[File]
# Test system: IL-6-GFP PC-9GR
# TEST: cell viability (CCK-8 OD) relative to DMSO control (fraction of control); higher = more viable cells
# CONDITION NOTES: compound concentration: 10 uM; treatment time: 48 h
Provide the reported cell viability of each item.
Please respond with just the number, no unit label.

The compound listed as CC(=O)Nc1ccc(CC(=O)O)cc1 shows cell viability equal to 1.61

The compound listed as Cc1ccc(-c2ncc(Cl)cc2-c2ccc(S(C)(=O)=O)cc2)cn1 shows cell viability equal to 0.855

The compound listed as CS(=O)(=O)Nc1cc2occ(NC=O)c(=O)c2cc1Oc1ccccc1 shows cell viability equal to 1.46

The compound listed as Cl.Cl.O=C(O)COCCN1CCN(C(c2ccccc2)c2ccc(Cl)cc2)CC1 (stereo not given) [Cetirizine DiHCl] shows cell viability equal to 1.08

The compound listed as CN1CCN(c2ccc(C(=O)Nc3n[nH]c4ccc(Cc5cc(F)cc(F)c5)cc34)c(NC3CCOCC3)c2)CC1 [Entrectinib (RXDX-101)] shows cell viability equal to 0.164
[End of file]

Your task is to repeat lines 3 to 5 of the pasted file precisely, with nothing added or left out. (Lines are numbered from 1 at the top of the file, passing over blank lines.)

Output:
# CONDITION NOTES: compound concentration: 10 uM; treatment time: 48 h
Provide the reported cell viability of each item.
Please respond with just the number, no unit label.